I was thinking about LosManos's answer and my comments about my wandering blade. A better variation of his idea for a fence would be to make a "track board" (small piece of plywood or sheet good) and cut a straight line through it. It does not have to be long just enough to get the cut started. Use that on the bottom, with clamps, of the piece that is ...


2

If the blade is not exactly in line and you move the saw exactly in line it might wander off. Try it like this: Take a piece of plywood or other cheap material, between half a meter and a meter in length. ( 2 feet plus/minus however many centimetres you like ). Then clamp a straight piece of something to said wooden piece. Run the jigsay against the ...


2

There are a few ways you could do this: Drill starter holes and then use a jigsaw. You'll need a pretty beefy jigsaw and a long blade to cut through the flooring, underlayment, and subfloor. I wouldn't recommend trying to turn the blade at the corners. Drill multiple starter holes instead. Drill starter holes and then use a reciprocating saw. You'll ...


2

You don't need a jig per se to do this successfully, you just need to run the jigsaw against a straightedge (the wooden fence in the image posted) paying careful attention to pressing the baseplate of the saw against the fence. Don't concentrate on the pushing motion, let the saw take care of the cut and work at its own rate, concentrate on pushing against ...


2

Given that the jigsaw does not seems to be the best tool to make what you want (the circular saw is far better), I think that the image you show is one of the better way to do it. The only think I would add is a spare piece of wood under your piece in order to have a better and cleaner cut. Otherwise the jig in this video seens to work reasonably well. At ...


2

The box joint is sort of the machine equivalent of the dovetail joint; by having all the cuts at 90 degrees you can more easily mechanize the joinery and thanks to the resulting increase in speed you can make many fine 'fingers' to give you massive glue area. This is good since the joint relies entirely on glue to hold it together. Dovetailing has the ...


2

Box joints for this table with just jigsaw and chisel? A jigsaw is not the right choice for this. Much preferable to cut this using a hand saw of some kind. but of course from a stability point of view that is probably one of the worst table designs to come up with ;). Actually the design is very stable, in all ways you might mean it. The ...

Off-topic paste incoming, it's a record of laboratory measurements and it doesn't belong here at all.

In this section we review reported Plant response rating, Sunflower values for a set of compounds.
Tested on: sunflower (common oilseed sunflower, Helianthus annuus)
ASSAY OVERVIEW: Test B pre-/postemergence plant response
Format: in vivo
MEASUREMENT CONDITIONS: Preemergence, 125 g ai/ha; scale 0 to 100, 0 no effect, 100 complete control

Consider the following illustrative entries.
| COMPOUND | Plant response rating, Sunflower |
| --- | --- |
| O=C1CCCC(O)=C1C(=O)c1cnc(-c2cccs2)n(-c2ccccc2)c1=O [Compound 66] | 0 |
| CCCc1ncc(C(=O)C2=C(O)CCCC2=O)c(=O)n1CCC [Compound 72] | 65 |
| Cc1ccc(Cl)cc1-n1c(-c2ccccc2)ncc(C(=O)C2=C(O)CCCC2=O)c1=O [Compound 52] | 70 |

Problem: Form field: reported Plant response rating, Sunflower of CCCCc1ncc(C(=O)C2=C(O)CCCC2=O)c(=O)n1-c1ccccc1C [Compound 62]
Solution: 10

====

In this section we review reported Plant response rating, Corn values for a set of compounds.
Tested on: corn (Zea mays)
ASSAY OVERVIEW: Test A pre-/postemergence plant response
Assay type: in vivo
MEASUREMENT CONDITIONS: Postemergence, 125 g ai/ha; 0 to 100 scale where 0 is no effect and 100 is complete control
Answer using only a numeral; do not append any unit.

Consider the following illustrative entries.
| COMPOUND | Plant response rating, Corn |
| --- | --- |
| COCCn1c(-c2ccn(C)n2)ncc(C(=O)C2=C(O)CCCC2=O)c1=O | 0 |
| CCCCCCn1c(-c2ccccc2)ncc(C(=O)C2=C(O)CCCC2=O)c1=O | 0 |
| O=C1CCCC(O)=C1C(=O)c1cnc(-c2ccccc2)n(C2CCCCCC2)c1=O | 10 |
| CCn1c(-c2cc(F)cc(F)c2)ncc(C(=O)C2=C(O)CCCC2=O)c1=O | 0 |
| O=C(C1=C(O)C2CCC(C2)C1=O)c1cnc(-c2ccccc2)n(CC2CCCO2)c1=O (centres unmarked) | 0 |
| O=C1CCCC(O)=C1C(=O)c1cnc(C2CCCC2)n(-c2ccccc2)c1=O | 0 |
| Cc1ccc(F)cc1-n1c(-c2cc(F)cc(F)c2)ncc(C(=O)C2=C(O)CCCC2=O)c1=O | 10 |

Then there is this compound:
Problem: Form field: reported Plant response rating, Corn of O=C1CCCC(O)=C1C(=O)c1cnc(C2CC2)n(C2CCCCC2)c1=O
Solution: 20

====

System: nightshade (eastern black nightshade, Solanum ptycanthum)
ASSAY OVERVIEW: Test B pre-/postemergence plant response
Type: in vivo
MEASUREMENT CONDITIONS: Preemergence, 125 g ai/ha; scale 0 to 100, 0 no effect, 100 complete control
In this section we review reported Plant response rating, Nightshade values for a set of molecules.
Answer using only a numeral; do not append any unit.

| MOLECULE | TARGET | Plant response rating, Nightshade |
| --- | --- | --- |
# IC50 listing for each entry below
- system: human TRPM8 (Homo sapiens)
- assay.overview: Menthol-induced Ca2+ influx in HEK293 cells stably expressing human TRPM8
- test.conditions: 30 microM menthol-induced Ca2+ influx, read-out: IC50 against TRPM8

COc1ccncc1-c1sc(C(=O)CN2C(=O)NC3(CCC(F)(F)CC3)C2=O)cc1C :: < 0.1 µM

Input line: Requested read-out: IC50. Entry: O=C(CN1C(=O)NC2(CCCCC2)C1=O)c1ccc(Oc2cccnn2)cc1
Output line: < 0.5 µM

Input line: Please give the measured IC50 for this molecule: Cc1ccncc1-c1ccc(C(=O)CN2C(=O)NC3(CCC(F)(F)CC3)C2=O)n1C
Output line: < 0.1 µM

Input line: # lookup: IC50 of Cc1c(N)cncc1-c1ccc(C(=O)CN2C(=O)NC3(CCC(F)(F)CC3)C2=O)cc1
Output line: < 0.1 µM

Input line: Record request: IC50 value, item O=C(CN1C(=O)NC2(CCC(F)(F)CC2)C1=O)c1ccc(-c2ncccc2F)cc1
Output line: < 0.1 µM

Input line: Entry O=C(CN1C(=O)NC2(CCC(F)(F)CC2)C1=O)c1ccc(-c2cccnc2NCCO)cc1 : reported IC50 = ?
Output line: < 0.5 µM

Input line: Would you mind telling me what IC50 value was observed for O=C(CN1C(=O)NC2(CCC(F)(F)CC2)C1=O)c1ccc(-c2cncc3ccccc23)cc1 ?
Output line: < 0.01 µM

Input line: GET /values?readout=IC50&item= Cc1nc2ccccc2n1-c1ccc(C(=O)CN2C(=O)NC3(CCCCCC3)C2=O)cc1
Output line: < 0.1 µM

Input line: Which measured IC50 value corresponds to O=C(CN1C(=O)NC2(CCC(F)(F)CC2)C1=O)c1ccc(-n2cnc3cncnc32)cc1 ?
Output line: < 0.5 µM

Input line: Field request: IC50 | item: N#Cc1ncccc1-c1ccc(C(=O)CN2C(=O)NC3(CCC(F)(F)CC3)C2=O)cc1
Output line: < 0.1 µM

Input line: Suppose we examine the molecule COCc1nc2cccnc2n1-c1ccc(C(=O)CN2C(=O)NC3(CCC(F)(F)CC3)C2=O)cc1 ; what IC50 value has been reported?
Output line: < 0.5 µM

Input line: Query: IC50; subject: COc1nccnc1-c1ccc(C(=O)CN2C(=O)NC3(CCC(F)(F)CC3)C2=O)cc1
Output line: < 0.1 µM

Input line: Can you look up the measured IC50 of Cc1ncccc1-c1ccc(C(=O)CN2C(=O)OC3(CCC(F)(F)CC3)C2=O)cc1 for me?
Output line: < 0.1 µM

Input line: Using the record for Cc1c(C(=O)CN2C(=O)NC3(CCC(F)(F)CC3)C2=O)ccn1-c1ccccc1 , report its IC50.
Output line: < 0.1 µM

1

Okay, (rubs hands together)... ready for an answer. I'll try to combine information from the comments (and will happily edit based on feedback if I've misconstrued anything). To your question specifically. The T101 blades (or a similar generic) will turn tight curves because of its thin back and cut fairly cleanly. Don't worry about the supposed 15mm depth ...


1

Before I get to the whole box joint part I will tell you there is a difference with hardness is woods. Wood-database is a great website to get information on a given wood. I think acacia is harder then birch. Not to familiar with it. But you could really use any wood you would so like. Also I would get some bar clamps for the gluing part. And for glue I ...


1

Here's the first thing I would try. Paint the top (the blue color, in your example). Let that dry. Put blue painter's tape over the blue paint. Cut the lettering. Without removing the painter's tape, paint the sides of the lettering (the orange color, in your example). Let that dry. Remove the masking tape. There are several potential downsides to this ...


1

Box joints are machine joints. Period. They are great for multiples of boxes, or if, as in this example, the design is asking for something more industrial. If I am only doing one, its just as fast to cut dovetails, because of machine setup time. I size fingers based on the job, and I would certainly heed Ashlar. But I really like the old Sears Roebuck ...


1

I have a couple of examples of manufacturer terminology to present, which frankly only serve to reinforce the idea that these terms have had their meaning folded, spindled and mutilated by various marketing departments. At least in the late 1960s, Black & Decker was calling this thing a jigsaw: More recently we have a Craftsman Sabre saw: And a Sears ...


1

The best and fastest way to get any such detail is by using a template and a router. This is nothing that you haven't read or heard already I'm sure. However, the best way to do this is to trace the template and then rough cut to within a 1/4" with a jig or circular saw. The router bit will not produce a good result cutting through board, but will do best ...